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|Title:||An in vitro evaluation of PCL-TCP composites as delivery systems for platelet-rich plasma|
|Source:||Rai, B., Teoh, S.H., Ho, K.H. (2005-10-03). An in vitro evaluation of PCL-TCP composites as delivery systems for platelet-rich plasma. Journal of Controlled Release 107 (2) : 330-342. ScholarBank@NUS Repository. https://doi.org/10.1016/j.jconrel.2005.07.002|
|Abstract:||In this study, we first investigated the in vitro degradation properties of biodegradable, bioresorbable polycaprolactone-20% tricalcium phosphate (PCL-TCP) composites immersed in simulated body fluid (SBF) and phosphate buffered saline (PBS). Then, the release profiles of the growth factors present in platelet-rich plasma (PRP) loaded onto the composites incubated in SBF and PBS were compared. Composites immersed in both buffers showed water uptake of 13.7% ± 0.75 at day 1, followed by a constant uptake of 12.1% ± 0.3 until day 12. Henceforth the water uptake declined for SBF- and increased for PBS-soaked composites. The weight loss data did not reveal any trend. SBF- and PBS-soaked samples displayed 1-2% weight loss for 2 and 5 of the ten time points measured respectively. The original protein retention (PR) of the composites was 49.1% ± 1.50. After immersion in SBF and PBS for 4 weeks, the PR was augmented to 88.5% ± 1.40 and 69.1% ± 1.40 correspondingly. PRP after activation contained 164.7 ± 24.8, 194 ± 43 and 18.3 ± 4.75 ng/ml of TGF-β1, PDGF-BB and IGF-1. Microscopic analysis verified the attachment of PRP to the rods and pores of the composites. Interestingly, the buffers played an important role in determining the release profiles of TGF and PDGF. Firstly, PBS-soaked composites manifested a tri-phasic burst-like profile that was absent in SBF. Secondly, SBF-soaked composites experienced delayed release of the growth factors and total release was not achieved (64.4% for TGF and 60.5% for PDGF), whereas total release was realized for PBS-soaked composites. Lastly, release profiles from SBF-soaked composites were growth factor mediated in terms of their amounts and sizes. This was not observed for PBS-soaked composites. IGF-1, on the other hand, exhibited a progressive reduction in levels over the entire experimental period for both buffers. The mechanisms of release were theorized to be a combination of diffusion, degradation and bioactivity. Since SBF is analogous to our body fluids in terms of its ionic constituents, we expect the elution profiles derived from SBF-soaked samples to more accurately emulate the in vivo situation. In conclusion, this study has deemed PCL-TCP composites as suitable delivery systems for platelet-rich plasma. © 2005 Elsevier B.V. All rights reserved.|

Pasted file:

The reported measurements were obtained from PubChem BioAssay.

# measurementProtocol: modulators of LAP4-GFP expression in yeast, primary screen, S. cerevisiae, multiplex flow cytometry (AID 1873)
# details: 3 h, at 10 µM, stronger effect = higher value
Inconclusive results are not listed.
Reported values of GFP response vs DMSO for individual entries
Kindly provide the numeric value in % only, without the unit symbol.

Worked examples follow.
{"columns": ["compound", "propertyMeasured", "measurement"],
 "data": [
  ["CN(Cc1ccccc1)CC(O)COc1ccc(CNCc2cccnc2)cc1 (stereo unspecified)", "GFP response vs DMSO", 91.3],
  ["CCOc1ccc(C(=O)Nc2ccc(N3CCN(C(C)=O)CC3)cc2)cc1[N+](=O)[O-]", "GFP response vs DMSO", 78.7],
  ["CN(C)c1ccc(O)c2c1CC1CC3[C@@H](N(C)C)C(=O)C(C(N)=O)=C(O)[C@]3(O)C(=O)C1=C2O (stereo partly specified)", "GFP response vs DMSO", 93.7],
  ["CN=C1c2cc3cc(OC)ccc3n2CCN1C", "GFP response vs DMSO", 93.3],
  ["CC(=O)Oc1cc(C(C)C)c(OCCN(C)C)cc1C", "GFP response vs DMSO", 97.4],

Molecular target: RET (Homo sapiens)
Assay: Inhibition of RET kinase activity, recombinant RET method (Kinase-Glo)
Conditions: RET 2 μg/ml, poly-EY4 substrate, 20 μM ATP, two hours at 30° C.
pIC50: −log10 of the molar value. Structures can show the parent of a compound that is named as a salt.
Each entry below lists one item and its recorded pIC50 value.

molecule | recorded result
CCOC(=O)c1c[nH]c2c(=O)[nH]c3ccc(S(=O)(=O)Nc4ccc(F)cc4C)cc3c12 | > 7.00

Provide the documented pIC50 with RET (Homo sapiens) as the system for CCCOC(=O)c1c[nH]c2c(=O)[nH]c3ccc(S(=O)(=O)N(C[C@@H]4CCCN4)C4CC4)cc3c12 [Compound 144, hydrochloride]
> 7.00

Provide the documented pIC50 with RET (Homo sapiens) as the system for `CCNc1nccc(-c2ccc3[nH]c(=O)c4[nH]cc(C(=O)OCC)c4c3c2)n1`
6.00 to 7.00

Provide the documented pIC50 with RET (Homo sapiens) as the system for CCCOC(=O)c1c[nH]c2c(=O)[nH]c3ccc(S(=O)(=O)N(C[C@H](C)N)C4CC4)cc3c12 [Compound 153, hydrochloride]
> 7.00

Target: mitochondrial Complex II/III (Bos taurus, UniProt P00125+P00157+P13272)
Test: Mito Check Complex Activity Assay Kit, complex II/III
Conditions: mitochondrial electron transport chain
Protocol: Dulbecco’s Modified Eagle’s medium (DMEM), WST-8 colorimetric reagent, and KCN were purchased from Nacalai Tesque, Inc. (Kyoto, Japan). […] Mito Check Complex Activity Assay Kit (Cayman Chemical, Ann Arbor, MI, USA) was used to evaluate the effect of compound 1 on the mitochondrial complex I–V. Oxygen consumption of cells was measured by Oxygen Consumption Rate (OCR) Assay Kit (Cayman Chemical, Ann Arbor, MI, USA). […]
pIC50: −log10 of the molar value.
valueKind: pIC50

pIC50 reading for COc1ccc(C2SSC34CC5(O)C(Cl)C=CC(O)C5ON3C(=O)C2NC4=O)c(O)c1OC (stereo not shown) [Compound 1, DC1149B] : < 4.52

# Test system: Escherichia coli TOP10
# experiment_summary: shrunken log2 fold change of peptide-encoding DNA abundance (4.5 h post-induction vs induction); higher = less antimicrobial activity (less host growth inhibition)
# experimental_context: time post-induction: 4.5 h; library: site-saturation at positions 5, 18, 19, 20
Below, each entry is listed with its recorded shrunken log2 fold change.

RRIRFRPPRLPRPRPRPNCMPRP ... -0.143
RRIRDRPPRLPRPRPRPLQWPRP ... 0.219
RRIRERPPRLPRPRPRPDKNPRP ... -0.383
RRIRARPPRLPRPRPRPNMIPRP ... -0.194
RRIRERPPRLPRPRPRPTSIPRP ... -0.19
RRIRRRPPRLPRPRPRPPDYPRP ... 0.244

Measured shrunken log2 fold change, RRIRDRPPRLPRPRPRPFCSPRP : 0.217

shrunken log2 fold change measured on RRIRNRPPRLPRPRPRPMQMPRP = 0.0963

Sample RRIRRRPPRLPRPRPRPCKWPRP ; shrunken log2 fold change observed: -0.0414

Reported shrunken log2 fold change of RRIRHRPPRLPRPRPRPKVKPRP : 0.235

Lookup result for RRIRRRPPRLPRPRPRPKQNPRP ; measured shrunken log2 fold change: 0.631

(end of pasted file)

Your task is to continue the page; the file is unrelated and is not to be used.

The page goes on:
|Source Title:||Journal of Controlled Release|
|Appears in Collections:||Staff Publications|
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